Please join, like or share our Vanipedia Facebook Group
Go to Vanipedia | Go to Vanisource


Vaniquotes - the compiled essence of Vedic knowledge

The philosophical sections of the Vedic hymns are intended to enable one to distinguish the Supreme Lord from maya. After one understands the position of maya, one can approach the Supreme Lord in pure devotional service

From Vaniquotes

Expressions researched:
"The philosophical sections of the Vedic hymns are intended to enable one to distinguish the Supreme Lord from maya. After one understands the position of maya, one can approach the Supreme Lord in pure devotional service"

Other Books by Srila Prabhupada

Teachings of Lord Caitanya

The philosophical sections of the Vedic hymns are intended to enable one to distinguish the Supreme Lord from māyā. After one understands the position of māyā, one can approach the Supreme Lord in pure devotional service.
Teachings of Lord Caitanya, Chapter 5:

In truth, all Vedic literature directs the human being toward the perfect stage of devotion. The paths of fruitive activities, speculative knowledge, and meditation do not lead one to the perfectional stage, but the Lord is actually approachable by one who follows the process of devotional service. Therefore all Vedic literature recommends that one accept this process. In this regard, Caitanya Mahāprabhu quoted from the Lord's instructions to Uddhava in Śrīmad-Bhāgavatam (11.14.20-21):

na sādhayati māṁ yogo na sāṅkhyaṁ dharma uddhava
na svādhyāyas tapas tyāgo yathā bhaktir mamorjitā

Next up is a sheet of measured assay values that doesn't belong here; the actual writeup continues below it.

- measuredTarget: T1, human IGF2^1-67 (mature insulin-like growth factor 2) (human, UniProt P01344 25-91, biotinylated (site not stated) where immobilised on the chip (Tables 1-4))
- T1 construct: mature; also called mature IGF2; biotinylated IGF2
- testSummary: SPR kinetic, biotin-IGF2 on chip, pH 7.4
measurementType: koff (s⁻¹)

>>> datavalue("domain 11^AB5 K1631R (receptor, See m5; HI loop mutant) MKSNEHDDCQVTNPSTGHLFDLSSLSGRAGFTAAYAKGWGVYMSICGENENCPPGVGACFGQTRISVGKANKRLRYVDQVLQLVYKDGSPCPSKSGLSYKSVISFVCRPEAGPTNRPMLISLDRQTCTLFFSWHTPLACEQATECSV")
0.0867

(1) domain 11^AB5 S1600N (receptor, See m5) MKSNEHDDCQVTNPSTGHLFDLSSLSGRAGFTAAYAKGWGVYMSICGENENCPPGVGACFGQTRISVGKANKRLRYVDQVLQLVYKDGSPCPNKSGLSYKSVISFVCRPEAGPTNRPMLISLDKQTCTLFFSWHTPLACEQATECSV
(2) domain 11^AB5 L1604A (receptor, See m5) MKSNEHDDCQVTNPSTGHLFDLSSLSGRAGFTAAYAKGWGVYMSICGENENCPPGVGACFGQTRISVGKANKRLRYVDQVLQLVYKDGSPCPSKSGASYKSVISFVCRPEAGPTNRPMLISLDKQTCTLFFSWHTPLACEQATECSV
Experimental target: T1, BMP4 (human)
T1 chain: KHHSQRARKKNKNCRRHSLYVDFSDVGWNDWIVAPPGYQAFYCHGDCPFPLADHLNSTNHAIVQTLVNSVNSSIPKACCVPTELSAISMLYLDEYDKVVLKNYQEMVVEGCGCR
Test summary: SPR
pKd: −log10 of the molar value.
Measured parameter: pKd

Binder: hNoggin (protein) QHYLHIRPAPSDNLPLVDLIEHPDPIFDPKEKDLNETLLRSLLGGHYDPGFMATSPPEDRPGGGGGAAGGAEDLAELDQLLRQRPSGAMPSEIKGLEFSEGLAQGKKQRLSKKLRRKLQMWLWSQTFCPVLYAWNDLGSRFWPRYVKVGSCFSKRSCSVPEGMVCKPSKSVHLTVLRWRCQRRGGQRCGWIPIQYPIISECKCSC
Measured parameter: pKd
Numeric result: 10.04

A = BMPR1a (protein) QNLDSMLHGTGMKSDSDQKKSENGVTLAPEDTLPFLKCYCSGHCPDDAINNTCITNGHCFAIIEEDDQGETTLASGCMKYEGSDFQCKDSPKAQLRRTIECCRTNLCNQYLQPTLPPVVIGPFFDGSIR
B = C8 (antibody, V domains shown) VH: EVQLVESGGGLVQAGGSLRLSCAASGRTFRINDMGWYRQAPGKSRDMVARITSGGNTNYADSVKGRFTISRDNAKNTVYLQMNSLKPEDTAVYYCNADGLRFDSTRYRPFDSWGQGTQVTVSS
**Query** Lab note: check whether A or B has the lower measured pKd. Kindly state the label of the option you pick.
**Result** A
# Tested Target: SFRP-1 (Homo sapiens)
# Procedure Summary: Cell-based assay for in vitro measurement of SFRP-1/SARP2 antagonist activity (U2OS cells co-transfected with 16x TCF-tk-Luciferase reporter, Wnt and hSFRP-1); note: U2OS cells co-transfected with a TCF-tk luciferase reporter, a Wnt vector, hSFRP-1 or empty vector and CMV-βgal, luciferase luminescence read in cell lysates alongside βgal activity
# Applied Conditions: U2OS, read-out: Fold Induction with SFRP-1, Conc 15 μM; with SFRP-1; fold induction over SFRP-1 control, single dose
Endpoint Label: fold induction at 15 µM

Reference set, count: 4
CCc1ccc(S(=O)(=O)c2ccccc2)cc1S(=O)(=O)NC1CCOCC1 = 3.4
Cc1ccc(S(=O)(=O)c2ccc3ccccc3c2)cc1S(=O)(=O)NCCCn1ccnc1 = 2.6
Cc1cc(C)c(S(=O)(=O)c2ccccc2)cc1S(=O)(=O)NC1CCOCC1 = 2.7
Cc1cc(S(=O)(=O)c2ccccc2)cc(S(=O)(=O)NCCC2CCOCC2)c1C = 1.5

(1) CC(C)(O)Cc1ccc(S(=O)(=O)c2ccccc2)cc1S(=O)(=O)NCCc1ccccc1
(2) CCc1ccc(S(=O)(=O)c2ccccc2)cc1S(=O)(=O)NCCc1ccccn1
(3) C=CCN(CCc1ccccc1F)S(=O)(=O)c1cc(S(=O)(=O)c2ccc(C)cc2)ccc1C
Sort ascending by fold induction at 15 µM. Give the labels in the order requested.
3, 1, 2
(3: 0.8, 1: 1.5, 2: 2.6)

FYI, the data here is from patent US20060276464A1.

bhaktyāham ekayā grāhyaḥ śraddhayātmā priyaḥ satām
bhaktiḥ punāti man-niṣṭhā śva-pākān api sambhavāt

"My dear Uddhava, neither philosophical speculation nor meditational yoga nor penances can give Me such pleasure as devotional service practiced by the living entities. I am dear only to My devotees, and I can be achieved only by devotional service. Even an extremely lowborn person will become free from all contamination if he takes to My devotional service." Devotional service is the only path by which one can achieve the Supreme Person.

Devotional service is the only perfection accepted by all Vedic literatures. Just as when a poor man receives some treasure he becomes happy, when one attains to devotional service his material pains are automatically vanquished. As one advances in devotional service, he attains love of Godhead, and as he advances in this love, he becomes free from all material bondage. One should not think, however, that the disappearance of poverty and the liberation from bondage are the goals of devotional service. Love of Kṛṣṇa, love of God, is itself the goal, and it consists in relishing the reciprocation of loving service with the Lord. In all Vedic literatures we find that the attainment of this loving relationship between the living entity and the Supreme Lord is the goal of devotional service. Our actual function is devotional service, and our ultimate goal is love of Godhead. Therefore in all Vedic literatures Kṛṣṇa is the ultimate center, and through knowledge of Kṛṣṇa all problems of life are solved.

Caitanya Mahāprabhu then quoted a verse from the Padma Purāṇa: "There are many different Purāṇas with instructions for worshiping different types of demigods, but such instructions only bewilder people into thinking that the demigods are supreme. Yet if one carefully studies the Purāṇas, he will find that Kṛṣṇa, the Supreme Personality of Godhead, is the only object of worship." For example, in the Mārkaṇḍeya Purāṇa there is mention of Devī worship, or worship of the goddess Durgā, or Kālī, but in this same Purāṇa it is also stated that all the demigods—even Durgāare but different energies of Viṣṇu. Thus the study of the Purāṇas reveals Viṣṇu, the Supreme Personality of Godhead, to be the only object of worship.